I am certain this is just not me, actually I know this isn’t just me as most of my friends and clients, at some point, go through all this too.

Is there a special trick to overcoming these moments? Is there a quick fix that works for everyone else? Some would like you to think so, but…

I don’t know about any tricks or quick fixes that actually have a substantial long-term impact – yet I do know that not giving up and being open to other possibilities is a start.

We are now in spring in Australia. It is a time of warming up and getting outside more to enjoy the sunshine, and a time of growth for plants (and people too).

It is the best time to think about and begin to plan new possibilities and watch them grow. It is a time to reflect and put to rest what isn’t working and the things you no longer want to move forward with. It is a time, which I use, to welcome in the energy of nurturing newly planted ideas and doing what it takes for them to grow strong and balanced.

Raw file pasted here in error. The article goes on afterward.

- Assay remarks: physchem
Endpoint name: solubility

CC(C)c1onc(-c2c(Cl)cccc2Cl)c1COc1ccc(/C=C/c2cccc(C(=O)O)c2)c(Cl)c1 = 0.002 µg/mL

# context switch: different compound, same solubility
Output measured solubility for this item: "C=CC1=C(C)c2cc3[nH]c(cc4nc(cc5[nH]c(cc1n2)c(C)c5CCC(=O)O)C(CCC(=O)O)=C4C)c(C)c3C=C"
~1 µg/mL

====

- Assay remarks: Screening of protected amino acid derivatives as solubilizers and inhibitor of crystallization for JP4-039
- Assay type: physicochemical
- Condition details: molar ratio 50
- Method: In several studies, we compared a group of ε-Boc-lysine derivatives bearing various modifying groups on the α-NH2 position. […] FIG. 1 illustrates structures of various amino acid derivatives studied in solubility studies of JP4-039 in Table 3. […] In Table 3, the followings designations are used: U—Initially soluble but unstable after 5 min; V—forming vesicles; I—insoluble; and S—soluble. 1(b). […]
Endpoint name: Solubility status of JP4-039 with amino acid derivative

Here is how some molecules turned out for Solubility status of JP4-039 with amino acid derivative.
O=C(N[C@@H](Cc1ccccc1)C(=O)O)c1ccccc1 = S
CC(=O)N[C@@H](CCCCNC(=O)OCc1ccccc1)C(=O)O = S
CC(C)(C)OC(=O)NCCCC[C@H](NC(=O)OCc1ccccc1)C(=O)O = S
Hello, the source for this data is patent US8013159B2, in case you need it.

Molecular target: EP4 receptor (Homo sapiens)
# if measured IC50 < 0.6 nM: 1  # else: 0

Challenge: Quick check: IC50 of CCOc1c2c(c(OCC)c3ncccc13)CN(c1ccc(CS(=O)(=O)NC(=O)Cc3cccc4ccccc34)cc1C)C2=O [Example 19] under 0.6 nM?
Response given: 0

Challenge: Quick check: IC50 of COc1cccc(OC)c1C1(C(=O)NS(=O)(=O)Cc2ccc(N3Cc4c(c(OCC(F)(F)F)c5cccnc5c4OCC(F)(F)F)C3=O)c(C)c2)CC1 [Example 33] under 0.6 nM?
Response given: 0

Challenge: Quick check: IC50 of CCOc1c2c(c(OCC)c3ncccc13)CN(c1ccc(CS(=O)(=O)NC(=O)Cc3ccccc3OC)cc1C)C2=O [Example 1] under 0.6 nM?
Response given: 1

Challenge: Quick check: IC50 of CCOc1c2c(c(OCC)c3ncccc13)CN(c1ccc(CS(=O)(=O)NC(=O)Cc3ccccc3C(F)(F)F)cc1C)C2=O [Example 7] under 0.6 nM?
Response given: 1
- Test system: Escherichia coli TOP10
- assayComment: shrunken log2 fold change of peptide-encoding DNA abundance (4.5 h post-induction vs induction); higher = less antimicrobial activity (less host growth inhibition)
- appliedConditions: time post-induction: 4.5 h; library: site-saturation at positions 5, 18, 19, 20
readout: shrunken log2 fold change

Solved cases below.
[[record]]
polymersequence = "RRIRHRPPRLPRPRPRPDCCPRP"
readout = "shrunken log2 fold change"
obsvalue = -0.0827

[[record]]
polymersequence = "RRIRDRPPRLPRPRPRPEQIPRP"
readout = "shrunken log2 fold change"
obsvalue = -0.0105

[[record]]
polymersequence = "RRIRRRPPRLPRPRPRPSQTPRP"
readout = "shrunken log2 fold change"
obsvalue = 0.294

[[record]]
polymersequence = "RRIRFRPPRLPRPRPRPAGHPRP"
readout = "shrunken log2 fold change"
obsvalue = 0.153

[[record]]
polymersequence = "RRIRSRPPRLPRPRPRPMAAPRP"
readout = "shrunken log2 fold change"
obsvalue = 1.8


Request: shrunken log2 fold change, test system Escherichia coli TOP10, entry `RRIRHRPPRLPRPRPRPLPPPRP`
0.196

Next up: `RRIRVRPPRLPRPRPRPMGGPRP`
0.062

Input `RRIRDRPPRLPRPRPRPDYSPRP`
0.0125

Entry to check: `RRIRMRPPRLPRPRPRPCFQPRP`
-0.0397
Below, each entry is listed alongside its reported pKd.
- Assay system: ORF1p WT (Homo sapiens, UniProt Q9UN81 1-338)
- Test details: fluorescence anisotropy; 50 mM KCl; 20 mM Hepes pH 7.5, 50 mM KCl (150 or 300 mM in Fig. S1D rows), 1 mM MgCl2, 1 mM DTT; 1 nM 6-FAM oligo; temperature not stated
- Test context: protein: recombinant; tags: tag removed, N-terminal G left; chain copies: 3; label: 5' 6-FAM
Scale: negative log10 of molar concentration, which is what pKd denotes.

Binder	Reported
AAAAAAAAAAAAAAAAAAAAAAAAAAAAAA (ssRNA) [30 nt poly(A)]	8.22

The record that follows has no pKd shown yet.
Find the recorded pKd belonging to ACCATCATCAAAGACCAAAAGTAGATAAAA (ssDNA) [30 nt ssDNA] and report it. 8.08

My big announcement this month, after a couple of months of feeling like I had no clear direction, I decided to hit the books again and am going to University – beginning 1st semester next year. I have been offered a place in Bach of Communication. I fell in love with writing last year whilst writing my first book, and I want to get even better at this art. I will be doing this part time so I can work around my business and my family. I am so excited, and feel that inner drive deep in my belly again. I know this is the right thing for me to be doing right now – as yet though I have no idea how I will pull it all off! My nervousness was overcome when my offer came through on the 1st September – 1st day of spring – can’t get a better ‘sign’ than that of being on the right path!